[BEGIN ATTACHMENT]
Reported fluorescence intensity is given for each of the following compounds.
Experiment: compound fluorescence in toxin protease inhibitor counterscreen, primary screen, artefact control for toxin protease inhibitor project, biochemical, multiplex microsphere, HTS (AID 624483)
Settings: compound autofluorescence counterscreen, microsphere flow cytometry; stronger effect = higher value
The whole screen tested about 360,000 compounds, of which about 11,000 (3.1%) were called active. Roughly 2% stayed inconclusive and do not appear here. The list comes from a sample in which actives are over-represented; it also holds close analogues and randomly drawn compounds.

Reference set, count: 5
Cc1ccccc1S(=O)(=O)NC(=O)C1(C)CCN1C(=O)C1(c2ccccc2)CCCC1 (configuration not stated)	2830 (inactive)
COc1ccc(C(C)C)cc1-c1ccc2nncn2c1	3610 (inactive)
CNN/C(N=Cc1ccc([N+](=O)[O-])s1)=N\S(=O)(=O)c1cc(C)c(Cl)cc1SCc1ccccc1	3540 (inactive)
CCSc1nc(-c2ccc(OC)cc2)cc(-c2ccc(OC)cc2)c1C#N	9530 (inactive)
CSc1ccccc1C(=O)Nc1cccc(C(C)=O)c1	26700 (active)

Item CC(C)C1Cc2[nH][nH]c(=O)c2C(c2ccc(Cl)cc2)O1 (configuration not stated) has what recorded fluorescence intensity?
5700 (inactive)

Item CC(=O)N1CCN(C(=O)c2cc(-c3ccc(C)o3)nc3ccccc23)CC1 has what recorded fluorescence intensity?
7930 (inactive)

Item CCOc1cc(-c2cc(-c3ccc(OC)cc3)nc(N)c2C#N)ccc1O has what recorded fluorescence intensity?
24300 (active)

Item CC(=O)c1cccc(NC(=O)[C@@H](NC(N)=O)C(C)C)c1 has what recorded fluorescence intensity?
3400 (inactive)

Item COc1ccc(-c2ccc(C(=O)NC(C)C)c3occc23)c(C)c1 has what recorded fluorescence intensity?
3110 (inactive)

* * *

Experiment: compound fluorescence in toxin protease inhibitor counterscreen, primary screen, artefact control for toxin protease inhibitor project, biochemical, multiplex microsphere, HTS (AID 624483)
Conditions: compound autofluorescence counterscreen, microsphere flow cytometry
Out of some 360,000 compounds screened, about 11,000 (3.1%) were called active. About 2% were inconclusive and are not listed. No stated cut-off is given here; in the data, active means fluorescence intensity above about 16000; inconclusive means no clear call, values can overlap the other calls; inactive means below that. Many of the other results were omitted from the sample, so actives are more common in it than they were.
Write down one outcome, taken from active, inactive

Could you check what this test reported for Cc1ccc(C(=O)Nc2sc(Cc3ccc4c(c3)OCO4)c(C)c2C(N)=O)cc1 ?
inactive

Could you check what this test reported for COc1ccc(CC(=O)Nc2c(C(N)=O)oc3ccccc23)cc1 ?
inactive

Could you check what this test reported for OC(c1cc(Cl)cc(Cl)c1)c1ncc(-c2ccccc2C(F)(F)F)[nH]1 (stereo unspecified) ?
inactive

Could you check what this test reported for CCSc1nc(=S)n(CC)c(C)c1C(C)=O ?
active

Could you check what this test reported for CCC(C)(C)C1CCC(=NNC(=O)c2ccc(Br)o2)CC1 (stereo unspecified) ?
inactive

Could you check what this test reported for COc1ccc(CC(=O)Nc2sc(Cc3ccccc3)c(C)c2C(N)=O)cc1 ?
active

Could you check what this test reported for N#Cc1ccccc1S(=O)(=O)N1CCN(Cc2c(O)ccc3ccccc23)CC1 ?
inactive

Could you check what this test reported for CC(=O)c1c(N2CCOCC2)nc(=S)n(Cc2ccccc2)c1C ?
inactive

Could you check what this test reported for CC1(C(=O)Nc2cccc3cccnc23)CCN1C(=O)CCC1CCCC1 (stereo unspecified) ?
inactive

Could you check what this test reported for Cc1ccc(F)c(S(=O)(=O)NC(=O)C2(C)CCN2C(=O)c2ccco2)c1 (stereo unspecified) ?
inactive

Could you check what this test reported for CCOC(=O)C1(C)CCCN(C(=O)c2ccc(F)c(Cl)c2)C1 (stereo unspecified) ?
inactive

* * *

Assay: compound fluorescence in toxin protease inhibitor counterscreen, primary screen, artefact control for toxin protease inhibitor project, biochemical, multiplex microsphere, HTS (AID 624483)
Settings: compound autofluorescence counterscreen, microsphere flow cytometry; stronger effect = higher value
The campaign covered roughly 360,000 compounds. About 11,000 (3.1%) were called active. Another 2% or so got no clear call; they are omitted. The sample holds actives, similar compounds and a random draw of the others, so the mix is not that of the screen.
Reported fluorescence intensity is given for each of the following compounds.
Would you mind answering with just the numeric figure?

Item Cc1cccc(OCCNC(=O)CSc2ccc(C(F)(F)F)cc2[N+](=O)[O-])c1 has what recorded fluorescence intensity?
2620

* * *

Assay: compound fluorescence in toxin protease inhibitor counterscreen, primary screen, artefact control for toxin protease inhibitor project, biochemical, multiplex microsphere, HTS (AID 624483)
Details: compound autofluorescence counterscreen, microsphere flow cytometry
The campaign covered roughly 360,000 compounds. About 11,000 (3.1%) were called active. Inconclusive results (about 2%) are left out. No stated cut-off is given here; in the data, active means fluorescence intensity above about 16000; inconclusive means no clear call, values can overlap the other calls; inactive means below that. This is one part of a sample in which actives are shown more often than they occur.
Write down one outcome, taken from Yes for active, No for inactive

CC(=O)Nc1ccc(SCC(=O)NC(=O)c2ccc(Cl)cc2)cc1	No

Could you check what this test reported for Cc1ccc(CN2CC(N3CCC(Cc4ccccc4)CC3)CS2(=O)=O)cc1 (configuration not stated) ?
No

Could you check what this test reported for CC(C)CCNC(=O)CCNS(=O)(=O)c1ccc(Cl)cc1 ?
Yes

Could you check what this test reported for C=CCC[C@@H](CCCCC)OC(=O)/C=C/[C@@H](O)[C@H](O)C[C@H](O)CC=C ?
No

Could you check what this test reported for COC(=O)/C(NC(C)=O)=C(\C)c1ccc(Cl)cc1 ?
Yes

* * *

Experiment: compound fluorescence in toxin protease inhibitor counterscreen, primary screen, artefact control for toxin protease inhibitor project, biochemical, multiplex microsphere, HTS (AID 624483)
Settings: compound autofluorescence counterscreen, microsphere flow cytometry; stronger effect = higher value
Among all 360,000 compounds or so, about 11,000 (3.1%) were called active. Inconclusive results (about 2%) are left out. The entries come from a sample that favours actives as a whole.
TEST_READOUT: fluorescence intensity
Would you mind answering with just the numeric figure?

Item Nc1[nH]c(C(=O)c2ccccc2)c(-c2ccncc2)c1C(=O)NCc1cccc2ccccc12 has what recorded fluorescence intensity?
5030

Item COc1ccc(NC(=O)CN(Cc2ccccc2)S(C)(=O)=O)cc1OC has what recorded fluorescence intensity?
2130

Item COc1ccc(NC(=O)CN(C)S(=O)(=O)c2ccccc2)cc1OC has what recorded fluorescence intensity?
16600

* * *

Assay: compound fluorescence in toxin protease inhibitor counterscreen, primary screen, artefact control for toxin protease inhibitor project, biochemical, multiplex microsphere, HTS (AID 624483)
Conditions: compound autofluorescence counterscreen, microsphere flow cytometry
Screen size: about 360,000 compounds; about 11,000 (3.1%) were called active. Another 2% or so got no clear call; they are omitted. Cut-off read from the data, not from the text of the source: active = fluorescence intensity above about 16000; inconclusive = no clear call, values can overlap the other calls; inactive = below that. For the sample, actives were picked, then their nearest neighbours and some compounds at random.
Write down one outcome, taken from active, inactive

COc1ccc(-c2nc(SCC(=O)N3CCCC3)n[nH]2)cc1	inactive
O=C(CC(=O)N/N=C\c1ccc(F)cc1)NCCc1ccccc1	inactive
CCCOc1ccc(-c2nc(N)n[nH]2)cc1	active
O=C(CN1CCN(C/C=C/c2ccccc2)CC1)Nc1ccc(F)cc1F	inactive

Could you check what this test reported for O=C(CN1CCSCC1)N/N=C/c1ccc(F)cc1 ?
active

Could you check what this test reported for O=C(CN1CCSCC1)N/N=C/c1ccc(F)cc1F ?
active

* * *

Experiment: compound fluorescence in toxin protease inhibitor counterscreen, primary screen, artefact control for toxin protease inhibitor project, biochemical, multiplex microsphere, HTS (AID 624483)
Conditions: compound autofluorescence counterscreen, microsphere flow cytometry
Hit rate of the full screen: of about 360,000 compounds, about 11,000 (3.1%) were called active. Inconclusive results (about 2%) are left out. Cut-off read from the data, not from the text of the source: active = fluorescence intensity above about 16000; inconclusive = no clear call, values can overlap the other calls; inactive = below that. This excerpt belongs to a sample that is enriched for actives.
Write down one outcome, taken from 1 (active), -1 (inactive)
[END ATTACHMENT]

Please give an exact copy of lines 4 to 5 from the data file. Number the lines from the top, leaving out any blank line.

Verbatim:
The whole screen tested about 360,000 compounds, of which about 11,000 (3.1%) were called active. Roughly 2% stayed inconclusive and do not appear here. The list comes from a sample in which actives are over-represented; it also holds close analogues and randomly drawn compounds.

Reference set, count: 5